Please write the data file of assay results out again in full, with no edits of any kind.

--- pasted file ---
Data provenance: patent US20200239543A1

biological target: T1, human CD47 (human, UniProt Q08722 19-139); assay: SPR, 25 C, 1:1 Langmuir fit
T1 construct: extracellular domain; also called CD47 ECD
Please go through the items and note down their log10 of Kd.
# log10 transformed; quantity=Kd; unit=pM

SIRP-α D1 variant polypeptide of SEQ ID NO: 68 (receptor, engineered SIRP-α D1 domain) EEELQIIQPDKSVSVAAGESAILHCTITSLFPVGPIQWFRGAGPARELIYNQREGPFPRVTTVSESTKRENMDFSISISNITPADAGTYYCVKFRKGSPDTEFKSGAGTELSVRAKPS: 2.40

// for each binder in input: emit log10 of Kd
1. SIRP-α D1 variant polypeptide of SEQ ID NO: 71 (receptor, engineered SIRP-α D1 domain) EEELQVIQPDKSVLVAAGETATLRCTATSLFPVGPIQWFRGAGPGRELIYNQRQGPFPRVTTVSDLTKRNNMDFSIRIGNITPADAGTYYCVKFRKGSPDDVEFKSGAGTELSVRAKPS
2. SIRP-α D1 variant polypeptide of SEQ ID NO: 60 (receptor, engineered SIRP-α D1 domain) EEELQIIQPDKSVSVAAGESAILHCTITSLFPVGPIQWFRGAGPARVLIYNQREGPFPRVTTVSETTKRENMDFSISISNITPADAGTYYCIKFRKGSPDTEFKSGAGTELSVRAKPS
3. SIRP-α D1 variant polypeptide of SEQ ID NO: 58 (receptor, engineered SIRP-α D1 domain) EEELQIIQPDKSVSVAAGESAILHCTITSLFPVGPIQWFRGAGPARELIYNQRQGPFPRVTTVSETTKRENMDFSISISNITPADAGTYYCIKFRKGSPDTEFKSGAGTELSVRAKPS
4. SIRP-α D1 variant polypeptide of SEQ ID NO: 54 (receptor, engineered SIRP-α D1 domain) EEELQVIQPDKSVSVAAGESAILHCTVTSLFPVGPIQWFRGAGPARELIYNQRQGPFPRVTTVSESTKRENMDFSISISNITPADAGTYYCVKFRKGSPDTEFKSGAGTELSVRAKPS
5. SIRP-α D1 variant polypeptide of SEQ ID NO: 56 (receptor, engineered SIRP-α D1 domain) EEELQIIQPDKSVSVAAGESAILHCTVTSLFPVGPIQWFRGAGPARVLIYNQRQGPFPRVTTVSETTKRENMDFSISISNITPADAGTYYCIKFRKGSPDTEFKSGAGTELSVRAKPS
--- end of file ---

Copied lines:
Data provenance: patent US20200239543A1

biological target: T1, human CD47 (human, UniProt Q08722 19-139); assay: SPR, 25 C, 1:1 Langmuir fit
T1 construct: extracellular domain; also called CD47 ECD
Please go through the items and note down their log10 of Kd.
# log10 transformed; quantity=Kd; unit=pM

SIRP-α D1 variant polypeptide of SEQ ID NO: 68 (receptor, engineered SIRP-α D1 domain) EEELQIIQPDKSVSVAAGESAILHCTITSLFPVGPIQWFRGAGPARELIYNQREGPFPRVTTVSESTKRENMDFSISISNITPADAGTYYCVKFRKGSPDTEFKSGAGTELSVRAKPS: 2.40

// for each binder in input: emit log10 of Kd
1. SIRP-α D1 variant polypeptide of SEQ ID NO: 71 (receptor, engineered SIRP-α D1 domain) EEELQVIQPDKSVLVAAGETATLRCTATSLFPVGPIQWFRGAGPGRELIYNQRQGPFPRVTTVSDLTKRNNMDFSIRIGNITPADAGTYYCVKFRKGSPDDVEFKSGAGTELSVRAKPS
2. SIRP-α D1 variant polypeptide of SEQ ID NO: 60 (receptor, engineered SIRP-α D1 domain) EEELQIIQPDKSVSVAAGESAILHCTITSLFPVGPIQWFRGAGPARVLIYNQREGPFPRVTTVSETTKRENMDFSISISNITPADAGTYYCIKFRKGSPDTEFKSGAGTELSVRAKPS
3. SIRP-α D1 variant polypeptide of SEQ ID NO: 58 (receptor, engineered SIRP-α D1 domain) EEELQIIQPDKSVSVAAGESAILHCTITSLFPVGPIQWFRGAGPARELIYNQRQGPFPRVTTVSETTKRENMDFSISISNITPADAGTYYCIKFRKGSPDTEFKSGAGTELSVRAKPS
4. SIRP-α D1 variant polypeptide of SEQ ID NO: 54 (receptor, engineered SIRP-α D1 domain) EEELQVIQPDKSVSVAAGESAILHCTVTSLFPVGPIQWFRGAGPARELIYNQRQGPFPRVTTVSESTKRENMDFSISISNITPADAGTYYCVKFRKGSPDTEFKSGAGTELSVRAKPS
5. SIRP-α D1 variant polypeptide of SEQ ID NO: 56 (receptor, engineered SIRP-α D1 domain) EEELQIIQPDKSVSVAAGESAILHCTVTSLFPVGPIQWFRGAGPARVLIYNQRQGPFPRVTTVSETTKRENMDFSISISNITPADAGTYYCIKFRKGSPDTEFKSGAGTELSVRAKPS